SurePrep works with over 23,000 tax professionals. Our clients include 3 of the Big 4, over half the top 100, and thousands of small- to mid-sized firms. In our experience, most firms send Form 7216 alongside the engagement letter and receive signatures without issue. Once in a rare while, a client may ask about the form. There are two tried methods for addressing these questions without friction:

  1. Explain to the client that offshore outsourcing is the reason you can offer them a great rate. Supply a prepared summary sheet of your security protocols. Most clients will be happy with this answer. 
  2. Offer a more expensive in-house option for clients who still do not feel comfortable signing the 7216 consent form. Some clients will be understanding of the higher price-point and gladly pay the extra fee for peace of mind. 

You can preempt questions by explaining the cost-saving benefits on the 7216 form itself. Clients are understanding when they see that savings are passed onto them. Emphasize that only the tax preparation is outsourced and that your firm is still in charge of final review.

If you follow these best practices for communicating openly with clients about 7216 consent, you’ll maintain strong relationships. As one SurePrep customer put it:

We just treat it as part of our on-boarding process. We get very few questions about it. I think the first year that we rolled it out, there were a handful of clients that asked about it and most of them said, ‘If it’s going to save me money on your fees, then use it.’

Beth Attebery, Partner, Henry Levy Group.

Don’t miss out on outsource cost-savings 

Offshore tax preparation outsourcing is significantly more economical than onshore. Don’t let Section 7216 anxiety be the reason you miss out. Outsourcing is a cost-effective way to prepare more returns without adding staff. It’s also a fast, easy way to alleviate workload compression. With today’s widespread staffing issues, more firms will turn to outsourcing than in previous years. SurePrep offers both onshore and offshore options.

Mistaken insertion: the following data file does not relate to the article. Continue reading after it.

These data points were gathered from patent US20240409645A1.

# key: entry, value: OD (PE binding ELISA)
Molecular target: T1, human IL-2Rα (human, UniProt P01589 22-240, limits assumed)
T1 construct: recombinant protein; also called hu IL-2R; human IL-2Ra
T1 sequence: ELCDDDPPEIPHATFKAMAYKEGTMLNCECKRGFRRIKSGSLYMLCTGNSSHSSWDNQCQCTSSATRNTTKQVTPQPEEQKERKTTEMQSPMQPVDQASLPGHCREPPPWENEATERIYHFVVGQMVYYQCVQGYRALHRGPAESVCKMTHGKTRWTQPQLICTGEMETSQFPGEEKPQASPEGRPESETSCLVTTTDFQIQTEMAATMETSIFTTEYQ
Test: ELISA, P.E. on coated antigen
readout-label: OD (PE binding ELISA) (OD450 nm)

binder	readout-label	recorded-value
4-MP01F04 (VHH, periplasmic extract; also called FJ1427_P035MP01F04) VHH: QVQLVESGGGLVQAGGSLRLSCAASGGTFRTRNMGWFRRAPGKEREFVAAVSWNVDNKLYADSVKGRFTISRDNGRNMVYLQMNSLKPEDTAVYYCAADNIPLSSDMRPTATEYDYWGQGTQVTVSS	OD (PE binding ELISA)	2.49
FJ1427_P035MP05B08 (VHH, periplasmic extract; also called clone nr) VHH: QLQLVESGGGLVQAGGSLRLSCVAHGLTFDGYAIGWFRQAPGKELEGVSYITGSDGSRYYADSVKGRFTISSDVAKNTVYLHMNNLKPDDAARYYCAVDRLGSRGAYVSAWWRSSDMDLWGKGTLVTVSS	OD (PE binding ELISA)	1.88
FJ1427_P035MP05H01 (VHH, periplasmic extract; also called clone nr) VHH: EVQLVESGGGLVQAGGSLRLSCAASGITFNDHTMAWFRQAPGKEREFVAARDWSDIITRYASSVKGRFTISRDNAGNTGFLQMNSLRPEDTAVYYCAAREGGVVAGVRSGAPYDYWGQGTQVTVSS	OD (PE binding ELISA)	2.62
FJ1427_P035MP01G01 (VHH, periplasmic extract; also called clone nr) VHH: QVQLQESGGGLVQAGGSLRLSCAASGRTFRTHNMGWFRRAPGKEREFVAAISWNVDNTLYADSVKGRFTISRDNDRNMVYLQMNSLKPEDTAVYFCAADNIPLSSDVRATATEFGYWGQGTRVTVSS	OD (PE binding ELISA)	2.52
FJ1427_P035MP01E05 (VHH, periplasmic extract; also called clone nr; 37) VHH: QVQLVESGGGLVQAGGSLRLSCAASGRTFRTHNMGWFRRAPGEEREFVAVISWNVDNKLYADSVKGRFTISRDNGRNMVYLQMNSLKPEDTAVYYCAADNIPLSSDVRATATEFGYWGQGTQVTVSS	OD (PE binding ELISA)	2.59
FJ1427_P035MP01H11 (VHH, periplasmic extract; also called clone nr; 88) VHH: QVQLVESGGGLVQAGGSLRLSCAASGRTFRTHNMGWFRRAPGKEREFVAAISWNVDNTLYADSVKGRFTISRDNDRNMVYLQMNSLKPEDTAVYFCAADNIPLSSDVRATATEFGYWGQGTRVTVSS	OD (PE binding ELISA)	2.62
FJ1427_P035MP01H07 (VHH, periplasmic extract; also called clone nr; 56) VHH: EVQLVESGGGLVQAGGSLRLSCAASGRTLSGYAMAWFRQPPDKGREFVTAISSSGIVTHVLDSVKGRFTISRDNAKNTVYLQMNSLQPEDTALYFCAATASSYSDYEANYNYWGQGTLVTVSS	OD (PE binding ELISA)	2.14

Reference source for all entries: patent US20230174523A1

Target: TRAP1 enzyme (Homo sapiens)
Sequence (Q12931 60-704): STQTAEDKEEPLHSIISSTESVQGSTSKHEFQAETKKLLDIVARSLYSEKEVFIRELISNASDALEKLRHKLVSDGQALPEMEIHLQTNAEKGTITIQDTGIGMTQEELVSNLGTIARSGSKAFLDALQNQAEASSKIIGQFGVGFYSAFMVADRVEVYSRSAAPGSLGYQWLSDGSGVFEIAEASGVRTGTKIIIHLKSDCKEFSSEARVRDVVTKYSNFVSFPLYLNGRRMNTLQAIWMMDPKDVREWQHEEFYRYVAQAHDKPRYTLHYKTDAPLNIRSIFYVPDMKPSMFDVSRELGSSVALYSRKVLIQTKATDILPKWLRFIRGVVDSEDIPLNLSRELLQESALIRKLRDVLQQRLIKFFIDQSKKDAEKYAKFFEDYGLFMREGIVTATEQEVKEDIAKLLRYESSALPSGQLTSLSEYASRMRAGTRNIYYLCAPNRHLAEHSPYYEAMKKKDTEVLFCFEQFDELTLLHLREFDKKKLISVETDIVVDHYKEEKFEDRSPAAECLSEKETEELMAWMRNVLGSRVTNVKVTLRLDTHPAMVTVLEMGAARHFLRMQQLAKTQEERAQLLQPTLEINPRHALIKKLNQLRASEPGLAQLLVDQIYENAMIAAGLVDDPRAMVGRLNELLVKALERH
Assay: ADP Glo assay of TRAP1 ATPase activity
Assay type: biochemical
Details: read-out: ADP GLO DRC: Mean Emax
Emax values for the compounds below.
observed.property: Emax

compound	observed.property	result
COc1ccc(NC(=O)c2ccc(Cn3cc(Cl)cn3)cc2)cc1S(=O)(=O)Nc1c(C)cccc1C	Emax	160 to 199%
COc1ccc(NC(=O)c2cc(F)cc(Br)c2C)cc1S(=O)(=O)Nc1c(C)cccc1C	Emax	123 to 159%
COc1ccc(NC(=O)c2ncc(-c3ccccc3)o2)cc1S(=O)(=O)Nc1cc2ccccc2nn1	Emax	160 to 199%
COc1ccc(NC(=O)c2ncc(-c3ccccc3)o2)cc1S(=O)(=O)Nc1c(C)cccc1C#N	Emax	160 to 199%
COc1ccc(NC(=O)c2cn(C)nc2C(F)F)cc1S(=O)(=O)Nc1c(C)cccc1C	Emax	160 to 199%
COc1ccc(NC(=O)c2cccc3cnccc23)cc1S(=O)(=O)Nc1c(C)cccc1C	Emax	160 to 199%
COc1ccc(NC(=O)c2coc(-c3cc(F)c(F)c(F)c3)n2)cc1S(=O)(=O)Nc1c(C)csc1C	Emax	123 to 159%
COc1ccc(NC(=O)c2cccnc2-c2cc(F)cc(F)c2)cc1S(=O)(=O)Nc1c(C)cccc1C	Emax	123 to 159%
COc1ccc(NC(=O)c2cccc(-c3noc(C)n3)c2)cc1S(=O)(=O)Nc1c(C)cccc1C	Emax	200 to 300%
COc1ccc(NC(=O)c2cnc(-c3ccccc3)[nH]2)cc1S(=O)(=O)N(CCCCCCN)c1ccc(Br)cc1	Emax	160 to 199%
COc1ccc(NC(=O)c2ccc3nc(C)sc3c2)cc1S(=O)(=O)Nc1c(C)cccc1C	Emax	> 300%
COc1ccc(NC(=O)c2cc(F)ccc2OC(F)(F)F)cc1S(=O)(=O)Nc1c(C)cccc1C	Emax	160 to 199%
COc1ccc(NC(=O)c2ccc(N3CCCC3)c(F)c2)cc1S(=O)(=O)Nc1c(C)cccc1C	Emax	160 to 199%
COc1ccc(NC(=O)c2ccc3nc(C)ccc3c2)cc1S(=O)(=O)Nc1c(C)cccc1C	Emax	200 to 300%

If offshore is still outside your budget, you may want to consider partial outsourcing. With partial outsourcing, a combination of automation software and trained staff will:

  1. Organize your workpapers and assemble binders 
  2. Run workpapers through OCR to extract data 
  3. Verify data before it exports to your tax software 

This is 80% of the work you would receive with a full outsourcing option, but only 20% the cost. SurePrep’s partial outsourcing option is called 1040SCANverify. For more information, watch our webinar, Why Does 1040SCANverify Popularity Continue to Trend Up? 

Why does 1040SCANverify popularity continue to trend up?

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Disclaimer: The information contained within this document is provided for informational purposes only and is not intended to and must not be taken as a substitute for obtaining accounting, tax, legal, or other professional advice from a tax professional (e.g., an Enrolled Agent, CPA, attorney, etc.). No warranty or representation, express or implied, is made by SurePrep LLC, nor does SurePrep LLC accept any liability with respect to the information and data set forth herein. Distribution hereof does not constitute legal, tax, accounting, investment, or other professional advice. You should consult a professional advisor prior to acting on the information set forth herein.